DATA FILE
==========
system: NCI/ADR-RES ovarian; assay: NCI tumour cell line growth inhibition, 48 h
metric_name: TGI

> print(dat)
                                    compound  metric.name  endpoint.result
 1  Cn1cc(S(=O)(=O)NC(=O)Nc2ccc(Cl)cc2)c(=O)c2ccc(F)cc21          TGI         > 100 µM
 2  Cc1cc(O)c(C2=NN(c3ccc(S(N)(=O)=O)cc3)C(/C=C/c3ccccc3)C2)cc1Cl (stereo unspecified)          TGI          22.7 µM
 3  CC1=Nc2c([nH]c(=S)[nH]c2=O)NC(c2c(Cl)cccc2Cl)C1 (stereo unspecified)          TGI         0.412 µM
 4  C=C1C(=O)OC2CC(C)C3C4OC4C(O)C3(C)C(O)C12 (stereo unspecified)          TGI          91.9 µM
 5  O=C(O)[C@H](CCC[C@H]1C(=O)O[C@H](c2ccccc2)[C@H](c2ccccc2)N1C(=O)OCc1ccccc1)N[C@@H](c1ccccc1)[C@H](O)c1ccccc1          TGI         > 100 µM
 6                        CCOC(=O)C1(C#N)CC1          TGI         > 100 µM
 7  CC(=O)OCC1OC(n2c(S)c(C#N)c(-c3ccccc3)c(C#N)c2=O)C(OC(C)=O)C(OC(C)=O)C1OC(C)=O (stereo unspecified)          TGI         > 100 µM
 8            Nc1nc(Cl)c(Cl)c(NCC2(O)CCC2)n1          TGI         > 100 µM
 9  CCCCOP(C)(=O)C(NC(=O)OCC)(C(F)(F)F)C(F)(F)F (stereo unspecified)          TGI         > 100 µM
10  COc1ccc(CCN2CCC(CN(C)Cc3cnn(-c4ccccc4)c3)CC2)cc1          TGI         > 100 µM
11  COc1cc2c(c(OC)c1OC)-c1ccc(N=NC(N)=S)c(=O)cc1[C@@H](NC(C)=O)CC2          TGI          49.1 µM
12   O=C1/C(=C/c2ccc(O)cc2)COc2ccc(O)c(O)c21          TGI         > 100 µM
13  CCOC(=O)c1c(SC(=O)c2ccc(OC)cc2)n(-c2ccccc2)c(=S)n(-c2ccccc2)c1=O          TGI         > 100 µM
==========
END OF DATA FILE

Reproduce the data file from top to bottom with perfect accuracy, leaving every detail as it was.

system: NCI/ADR-RES ovarian; assay: NCI tumour cell line growth inhibition, 48 h
metric_name: TGI

> print(dat)
                                    compound  metric.name  endpoint.result
 1  Cn1cc(S(=O)(=O)NC(=O)Nc2ccc(Cl)cc2)c(=O)c2ccc(F)cc21          TGI         > 100 µM
 2  Cc1cc(O)c(C2=NN(c3ccc(S(N)(=O)=O)cc3)C(/C=C/c3ccccc3)C2)cc1Cl (stereo unspecified)          TGI          22.7 µM
 3  CC1=Nc2c([nH]c(=S)[nH]c2=O)NC(c2c(Cl)cccc2Cl)C1 (stereo unspecified)          TGI         0.412 µM
 4  C=C1C(=O)OC2CC(C)C3C4OC4C(O)C3(C)C(O)C12 (stereo unspecified)          TGI          91.9 µM
 5  O=C(O)[C@H](CCC[C@H]1C(=O)O[C@H](c2ccccc2)[C@H](c2ccccc2)N1C(=O)OCc1ccccc1)N[C@@H](c1ccccc1)[C@H](O)c1ccccc1          TGI         > 100 µM
 6                        CCOC(=O)C1(C#N)CC1          TGI         > 100 µM
 7  CC(=O)OCC1OC(n2c(S)c(C#N)c(-c3ccccc3)c(C#N)c2=O)C(OC(C)=O)C(OC(C)=O)C1OC(C)=O (stereo unspecified)          TGI         > 100 µM
 8            Nc1nc(Cl)c(Cl)c(NCC2(O)CCC2)n1          TGI         > 100 µM
 9  CCCCOP(C)(=O)C(NC(=O)OCC)(C(F)(F)F)C(F)(F)F (stereo unspecified)          TGI         > 100 µM
10  COc1ccc(CCN2CCC(CN(C)Cc3cnn(-c4ccccc4)c3)CC2)cc1          TGI         > 100 µM
11  COc1cc2c(c(OC)c1OC)-c1ccc(N=NC(N)=S)c(=O)cc1[C@@H](NC(C)=O)CC2          TGI          49.1 µM
12   O=C1/C(=C/c2ccc(O)cc2)COc2ccc(O)c(O)c21          TGI         > 100 µM
13  CCOC(=O)c1c(SC(=O)c2ccc(OC)cc2)n(-c2ccccc2)c(=S)n(-c2ccccc2)c1=O          TGI         > 100 µM